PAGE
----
The Prince William County high school teacher was fighting to hang on to his job and career. David Perino already had been cleared in criminal court of sexually abusing a student, a 20-year-old woman with Down syndrome. Now he had to convince another jury: eight School Board members.
Perino's defense attorney was stuck in traffic, but the board's chairman ordered the closed hearing to begin without her. The superintendent's attorney, seated at a table to Perino's left, launched into the case against him, while a stenographer dutifully transcribed the proceedings. The student who made the allegation was not asked to testify.
The verdict came swiftly: A week later, the School Board fired Perino, 40, and asked the state to revoke his teaching license, not only because of the allegation of sexual abuse but also because of the discovery of pornography on his school computer. For the veteran teacher, it was a jarring lesson: You can be acquitted by the legal system, but school boards operate in another realm of justice -- one that is rarely witnessed by the public and in which the rules are different.
In the criminal justice system, jurors can acquit a person accused of a crime when there is reasonable doubt, whereas school board members in grievance hearings can terminate a teacher on the same allegation based on "substantial evidence." At trial, defense attorneys can subpoena crucial witnesses for cross-examination, but they have no such power in an administrative hearing.
A polygraph administered to Perino that police said showed deception was inadmissible in court, but it was considered by the board. And the criminal trial judge did not admit the pornography evidence, saying it was impossible to determine who downloaded the images.
Among educators, one camp believes that any evidence, not just that admissible in court, should be considered by school boards in an abundance of caution to protect children. But others say that school board members, who serve as judge and jury, appear to have a conflict of interest: Their employee -- the superintendent -- is the one bringing the charges.
"It smacks of unfairness," said Michael Simpson, an assistant general counsel with the National Education Association. "School board members don't come into the hearing with a clean and open mind. Their bias is to support the superintendent. School boards hire superintendents, and they tend to want to support the guy they brought in."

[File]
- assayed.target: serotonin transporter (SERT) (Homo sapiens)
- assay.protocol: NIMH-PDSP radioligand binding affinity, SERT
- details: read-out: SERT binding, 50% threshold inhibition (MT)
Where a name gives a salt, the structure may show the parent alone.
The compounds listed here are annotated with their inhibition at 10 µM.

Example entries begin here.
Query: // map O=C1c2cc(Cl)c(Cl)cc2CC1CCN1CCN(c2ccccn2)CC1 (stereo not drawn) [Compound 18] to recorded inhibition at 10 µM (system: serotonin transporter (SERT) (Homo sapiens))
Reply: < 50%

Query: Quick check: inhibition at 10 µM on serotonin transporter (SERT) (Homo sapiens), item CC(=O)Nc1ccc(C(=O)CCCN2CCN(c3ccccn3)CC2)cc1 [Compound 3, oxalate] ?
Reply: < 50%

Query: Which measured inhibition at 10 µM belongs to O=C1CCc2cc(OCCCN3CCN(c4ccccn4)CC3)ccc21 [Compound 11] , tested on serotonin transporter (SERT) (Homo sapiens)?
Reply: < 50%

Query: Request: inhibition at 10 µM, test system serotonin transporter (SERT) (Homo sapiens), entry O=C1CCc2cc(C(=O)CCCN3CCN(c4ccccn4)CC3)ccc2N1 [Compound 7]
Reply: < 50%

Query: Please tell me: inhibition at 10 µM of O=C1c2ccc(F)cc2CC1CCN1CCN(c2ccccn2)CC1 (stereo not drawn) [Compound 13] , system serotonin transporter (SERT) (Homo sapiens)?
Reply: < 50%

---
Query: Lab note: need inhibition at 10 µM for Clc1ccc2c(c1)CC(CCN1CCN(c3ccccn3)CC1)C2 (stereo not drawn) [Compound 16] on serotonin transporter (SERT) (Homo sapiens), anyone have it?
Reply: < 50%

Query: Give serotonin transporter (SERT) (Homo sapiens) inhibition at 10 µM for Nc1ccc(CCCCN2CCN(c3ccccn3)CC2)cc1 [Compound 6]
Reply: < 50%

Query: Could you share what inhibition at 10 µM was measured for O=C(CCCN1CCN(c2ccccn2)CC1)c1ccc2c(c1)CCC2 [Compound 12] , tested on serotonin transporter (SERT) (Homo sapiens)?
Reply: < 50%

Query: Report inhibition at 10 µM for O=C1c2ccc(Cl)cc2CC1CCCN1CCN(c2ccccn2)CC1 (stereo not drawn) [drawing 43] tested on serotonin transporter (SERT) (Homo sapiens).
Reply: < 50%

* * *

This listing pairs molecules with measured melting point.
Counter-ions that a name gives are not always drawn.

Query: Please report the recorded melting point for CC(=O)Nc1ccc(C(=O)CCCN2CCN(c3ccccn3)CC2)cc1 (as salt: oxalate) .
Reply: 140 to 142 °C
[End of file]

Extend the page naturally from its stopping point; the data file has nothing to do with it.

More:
Prince William School Board Chairman Lucy S. Beauchamp (At Large) said that Virginia's process is "absolutely fair" and that superintendents get scrutinized as much as the employee does during a hearing. "We do hire a superintendent, but we also fire superintendents, and we have to evaluate superintendents," she said.
Critics of Virginia's system point to other states that have teachers' unions and collective bargaining agreements, which typically require independent arbitrators to settle disputes. Virginia does not have teachers' unions. Unlike elected school board members, arbitrators have nothing to lose if they make an unpopular decision, said Lisa Soronen, a staff attorney for the National School Boards Association.
In Maryland, a teacher can appeal a school board's decision to an administrative law judge, who hears evidence from both sides, then makes a recommendation to the State Board of Education, whose members have the ultimate say. In the District, when school system hearing officers terminate a teacher, the teacher can appeal to independent arbitration officers from the American Association of Arbitration, said Nathan A. Saunders, general vice president of the Washington Teachers Union.
Perino's 16 years of instructing students with disabilities came to an abrupt halt Dec. 12, 2003, at C.D. Hylton High School in Woodbridge. About 11 a.m., the student came into his empty classroom to chat. On that point, both sides agree.
The student says she was seeking Perino's advice about her parents' separation when he tried to sodomize her. Perino says that the student was infatuated with him and that when she entered the room, the two talked about photographs on his wall before he told her to return to her regular classroom.